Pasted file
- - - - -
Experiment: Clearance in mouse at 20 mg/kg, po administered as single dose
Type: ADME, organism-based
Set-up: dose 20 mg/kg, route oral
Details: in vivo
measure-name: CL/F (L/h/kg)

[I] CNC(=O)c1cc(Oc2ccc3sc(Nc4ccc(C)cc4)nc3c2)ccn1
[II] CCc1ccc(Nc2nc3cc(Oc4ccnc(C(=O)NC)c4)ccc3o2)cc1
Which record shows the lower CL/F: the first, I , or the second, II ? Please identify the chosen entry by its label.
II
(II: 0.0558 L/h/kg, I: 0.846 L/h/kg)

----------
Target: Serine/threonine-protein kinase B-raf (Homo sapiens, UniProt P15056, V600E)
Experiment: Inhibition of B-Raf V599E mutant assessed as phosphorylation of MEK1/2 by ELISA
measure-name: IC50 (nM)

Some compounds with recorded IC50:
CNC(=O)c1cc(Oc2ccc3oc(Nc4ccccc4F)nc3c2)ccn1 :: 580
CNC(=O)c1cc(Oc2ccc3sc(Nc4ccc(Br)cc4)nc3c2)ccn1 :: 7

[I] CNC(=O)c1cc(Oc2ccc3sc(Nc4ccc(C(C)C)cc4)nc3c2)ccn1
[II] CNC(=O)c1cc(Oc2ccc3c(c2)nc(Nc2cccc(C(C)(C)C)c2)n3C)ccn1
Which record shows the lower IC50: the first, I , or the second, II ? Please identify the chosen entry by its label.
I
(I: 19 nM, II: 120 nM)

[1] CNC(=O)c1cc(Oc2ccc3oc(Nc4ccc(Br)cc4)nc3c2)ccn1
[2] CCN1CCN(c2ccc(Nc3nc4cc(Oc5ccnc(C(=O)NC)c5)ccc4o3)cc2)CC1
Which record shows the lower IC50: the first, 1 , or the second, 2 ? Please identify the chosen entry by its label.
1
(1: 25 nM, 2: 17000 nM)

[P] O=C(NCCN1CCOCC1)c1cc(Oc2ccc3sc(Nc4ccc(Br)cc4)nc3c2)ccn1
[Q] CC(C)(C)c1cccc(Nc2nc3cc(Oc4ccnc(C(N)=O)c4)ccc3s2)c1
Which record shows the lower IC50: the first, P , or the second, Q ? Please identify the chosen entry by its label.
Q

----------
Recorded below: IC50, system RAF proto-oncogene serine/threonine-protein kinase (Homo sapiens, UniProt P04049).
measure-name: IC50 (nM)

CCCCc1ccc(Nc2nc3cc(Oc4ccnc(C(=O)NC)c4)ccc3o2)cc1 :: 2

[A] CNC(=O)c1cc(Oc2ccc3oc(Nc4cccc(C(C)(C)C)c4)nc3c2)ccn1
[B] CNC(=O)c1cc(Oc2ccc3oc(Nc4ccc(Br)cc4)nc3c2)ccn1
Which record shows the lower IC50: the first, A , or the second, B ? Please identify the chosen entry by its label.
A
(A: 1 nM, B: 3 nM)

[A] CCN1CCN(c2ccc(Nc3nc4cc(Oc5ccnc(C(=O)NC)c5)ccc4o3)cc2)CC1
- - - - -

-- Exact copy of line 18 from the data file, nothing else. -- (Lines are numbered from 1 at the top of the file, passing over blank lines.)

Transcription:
[I] CNC(=O)c1cc(Oc2ccc3sc(Nc4ccc(C(C)C)cc4)nc3c2)ccn1